Learning Chinese while Teaching English

Okay this question seems so simple that it must have been asked a million times but after doing several searches on the forum I haven’t found it. I apologize in advanced in the likely event that I’m just being incompetent.

So I want to move to Taiwan and my primary motivation was just to teach and live in Taiwan. Now however I have started to look forward and consider a career in the US Foreign Service. It would be much easier to get this job if I were first to learn Mandarin well (which I didn’t really plan on doing) and if I am in Taiwan teaching anyway it would make sense to try and gain a reasonable level of fluency. Now I am looking at all of the website for universities offering Chinese classes and I see that they all say you need a student visa and many mention that you can’t work on a student visa. Some also say you can get a work permit for up to 16 hours of work per week but only after a year of study. Does this mean that it is not possible to study if you are already in Taiwan working on an ARC? Is there some way around this were you can maintain full time employment as an English teacher and study Chinese for 15hrs/week at the university?

You can study as much as you like on an ARC, working with a legal work permit. The only trick might be scheduling. You may want to do 1-on-1 classes to accommodate your work schedule if it varies or doesn’t fit.

Exactly. get a job, which gets you a work visa and ARC -resident permit- and you can study on the side. You would have to live on a limited budget, though, as you will have to work minimum hours to devote time to studies as well. If you already have a work visa, you do not need a student visa, but as a student you cannot work legally from the start, and you’ll be cutting into your budget/time. It is a lot easier, as Ironlady said, to fit the student schedule into the work schedule.

What you need for learning is time and exposure, making friends and enjoying social activities will help you learn and enjoy your stay here. Movie dates, hiking trips, trips to touristy towns… will all be part of the process. For formal classes, there are evening options for study, early morning options, weekend options, one on one… Once you are here, you can work around it. And by the end, if you have the time/money, you can take one of those pretty intense courses for 3000 usd before taking the Foreign Serviec examinations. Good luck.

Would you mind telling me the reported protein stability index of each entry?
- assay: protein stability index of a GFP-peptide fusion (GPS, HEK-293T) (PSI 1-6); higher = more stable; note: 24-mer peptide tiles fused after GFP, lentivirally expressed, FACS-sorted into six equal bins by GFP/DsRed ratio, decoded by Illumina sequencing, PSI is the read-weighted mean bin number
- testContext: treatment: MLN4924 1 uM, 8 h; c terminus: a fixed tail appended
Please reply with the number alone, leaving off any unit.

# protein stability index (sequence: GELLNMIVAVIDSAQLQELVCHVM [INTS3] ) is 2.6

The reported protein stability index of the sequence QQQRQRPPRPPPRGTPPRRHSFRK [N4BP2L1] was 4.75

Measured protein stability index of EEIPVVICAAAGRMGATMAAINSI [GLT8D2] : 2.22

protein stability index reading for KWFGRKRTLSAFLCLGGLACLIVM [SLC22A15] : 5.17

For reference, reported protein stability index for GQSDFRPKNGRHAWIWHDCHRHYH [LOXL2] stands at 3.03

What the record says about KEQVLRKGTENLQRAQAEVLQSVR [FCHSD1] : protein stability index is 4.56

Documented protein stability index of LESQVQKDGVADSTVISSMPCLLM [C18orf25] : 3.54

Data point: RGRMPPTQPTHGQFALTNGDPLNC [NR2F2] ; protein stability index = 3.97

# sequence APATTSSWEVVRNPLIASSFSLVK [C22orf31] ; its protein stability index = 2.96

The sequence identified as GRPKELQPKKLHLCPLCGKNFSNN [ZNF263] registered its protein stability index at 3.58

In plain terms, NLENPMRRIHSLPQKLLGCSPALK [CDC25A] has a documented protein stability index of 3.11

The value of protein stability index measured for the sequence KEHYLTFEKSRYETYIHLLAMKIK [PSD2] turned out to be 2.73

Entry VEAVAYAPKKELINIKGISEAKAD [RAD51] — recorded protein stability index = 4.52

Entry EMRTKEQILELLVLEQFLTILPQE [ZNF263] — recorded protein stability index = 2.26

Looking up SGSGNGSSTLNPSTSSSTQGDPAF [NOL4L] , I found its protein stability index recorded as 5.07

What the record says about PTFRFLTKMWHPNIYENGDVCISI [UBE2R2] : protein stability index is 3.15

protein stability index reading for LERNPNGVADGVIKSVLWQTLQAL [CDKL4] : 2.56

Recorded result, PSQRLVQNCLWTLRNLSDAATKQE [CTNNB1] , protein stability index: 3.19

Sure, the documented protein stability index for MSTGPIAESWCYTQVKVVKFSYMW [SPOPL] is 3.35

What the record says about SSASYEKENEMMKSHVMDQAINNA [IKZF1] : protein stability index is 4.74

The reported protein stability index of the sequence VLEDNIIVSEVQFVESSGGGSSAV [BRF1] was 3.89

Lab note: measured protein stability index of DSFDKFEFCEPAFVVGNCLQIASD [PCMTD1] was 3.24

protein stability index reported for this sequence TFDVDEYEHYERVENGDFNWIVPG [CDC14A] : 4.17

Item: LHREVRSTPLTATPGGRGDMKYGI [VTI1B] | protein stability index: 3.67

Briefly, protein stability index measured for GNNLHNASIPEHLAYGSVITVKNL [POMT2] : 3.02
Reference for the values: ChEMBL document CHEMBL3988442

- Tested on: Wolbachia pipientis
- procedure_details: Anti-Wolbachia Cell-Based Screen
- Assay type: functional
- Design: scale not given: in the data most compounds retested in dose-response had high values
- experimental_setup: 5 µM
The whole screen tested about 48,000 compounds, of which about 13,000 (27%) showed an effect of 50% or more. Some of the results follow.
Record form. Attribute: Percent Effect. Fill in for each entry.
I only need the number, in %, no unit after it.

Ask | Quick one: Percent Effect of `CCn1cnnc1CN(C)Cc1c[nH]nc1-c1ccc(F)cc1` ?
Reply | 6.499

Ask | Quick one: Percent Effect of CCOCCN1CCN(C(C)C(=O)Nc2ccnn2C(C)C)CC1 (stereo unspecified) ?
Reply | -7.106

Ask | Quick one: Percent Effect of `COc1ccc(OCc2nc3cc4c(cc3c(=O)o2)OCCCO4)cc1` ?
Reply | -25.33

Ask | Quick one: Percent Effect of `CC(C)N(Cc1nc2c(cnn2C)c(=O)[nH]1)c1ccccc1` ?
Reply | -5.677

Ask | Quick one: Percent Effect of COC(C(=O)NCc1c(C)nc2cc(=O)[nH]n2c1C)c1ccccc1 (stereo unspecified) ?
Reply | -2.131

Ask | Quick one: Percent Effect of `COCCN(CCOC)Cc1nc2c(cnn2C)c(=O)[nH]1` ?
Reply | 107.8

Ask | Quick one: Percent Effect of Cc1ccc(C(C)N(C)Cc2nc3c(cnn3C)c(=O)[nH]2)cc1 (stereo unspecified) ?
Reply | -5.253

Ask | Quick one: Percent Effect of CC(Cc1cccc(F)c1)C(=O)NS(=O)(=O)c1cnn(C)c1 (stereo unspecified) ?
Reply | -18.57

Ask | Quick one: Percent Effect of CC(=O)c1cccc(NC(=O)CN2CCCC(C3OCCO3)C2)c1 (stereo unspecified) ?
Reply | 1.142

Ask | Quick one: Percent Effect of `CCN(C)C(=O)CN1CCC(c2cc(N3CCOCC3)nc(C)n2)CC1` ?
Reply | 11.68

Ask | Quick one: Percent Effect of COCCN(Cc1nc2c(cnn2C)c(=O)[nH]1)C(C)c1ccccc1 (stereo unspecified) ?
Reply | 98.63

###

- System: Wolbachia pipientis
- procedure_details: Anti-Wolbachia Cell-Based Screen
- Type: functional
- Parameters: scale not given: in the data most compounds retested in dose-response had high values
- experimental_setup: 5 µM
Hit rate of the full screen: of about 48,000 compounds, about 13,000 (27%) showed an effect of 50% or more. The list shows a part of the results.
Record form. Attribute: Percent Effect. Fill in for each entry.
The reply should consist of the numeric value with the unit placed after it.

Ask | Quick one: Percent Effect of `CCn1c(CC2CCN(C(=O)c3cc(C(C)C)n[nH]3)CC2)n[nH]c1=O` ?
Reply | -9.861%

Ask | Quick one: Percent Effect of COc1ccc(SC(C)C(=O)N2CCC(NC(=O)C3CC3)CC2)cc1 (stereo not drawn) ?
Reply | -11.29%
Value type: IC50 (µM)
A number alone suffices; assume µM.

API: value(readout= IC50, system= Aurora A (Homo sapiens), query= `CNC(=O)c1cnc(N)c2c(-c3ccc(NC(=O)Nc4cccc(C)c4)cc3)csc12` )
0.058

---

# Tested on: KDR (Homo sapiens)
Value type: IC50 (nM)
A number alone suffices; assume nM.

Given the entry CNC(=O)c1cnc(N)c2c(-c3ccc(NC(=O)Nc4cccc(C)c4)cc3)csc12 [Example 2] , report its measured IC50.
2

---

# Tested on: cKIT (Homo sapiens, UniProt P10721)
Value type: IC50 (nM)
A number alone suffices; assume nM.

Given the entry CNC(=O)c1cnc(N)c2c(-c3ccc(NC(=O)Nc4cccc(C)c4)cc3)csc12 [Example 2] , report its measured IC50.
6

Well I will be starting from nothing in terms of Chinese ability so I am going to try to fit an intensive class into my schedule if I can. Obviously I will have to see if I can make it work and if I can’t I will find a way to have as many class hours as I can (probably not 1 on 1 as it might be cost prohibitive).

One more question though. Do the universities check to see that you have a student visa or ARC? I mean if I started classes as soon as I got to Taiwan while my ARC was being processed and I was on a tourist visa would that be a problem? I realize it is definitely illegal I am more asking if it is practical.

You can study on any visa – it’s no problem.

Language centers generally don’t care much. If you ever apply for a degree program in Taiwan while on a work visa (it is possible), you are best advised not to mention that you plan to continue working while you are doing their courses. They have the idea that no one could EVER manage to do that, though for most Westerners, the idea of working their way through school is quite ordinary.

Look for quality over quantity of class hours and you will do fine. An “intensive” class probably wouldn’t be your best bet, IMO, and there are often scheduling issues or difficulties finding like-minded and like-leveled people to form a group. But your mileage may vary depending on the school and the situation at any given time.

I worked (legally) teaching English and studied Chinese at the same time. It was fine. I even saved money, though I then spent it all on travel. I taught about 20 to 25 hours a week, and had 2 hours of Chinese class every weekday at TLI (one of the non-university language centres). The Chinese classes were in the morning, and I taught in the evening, which is normal if you work at a buxiban (cram school).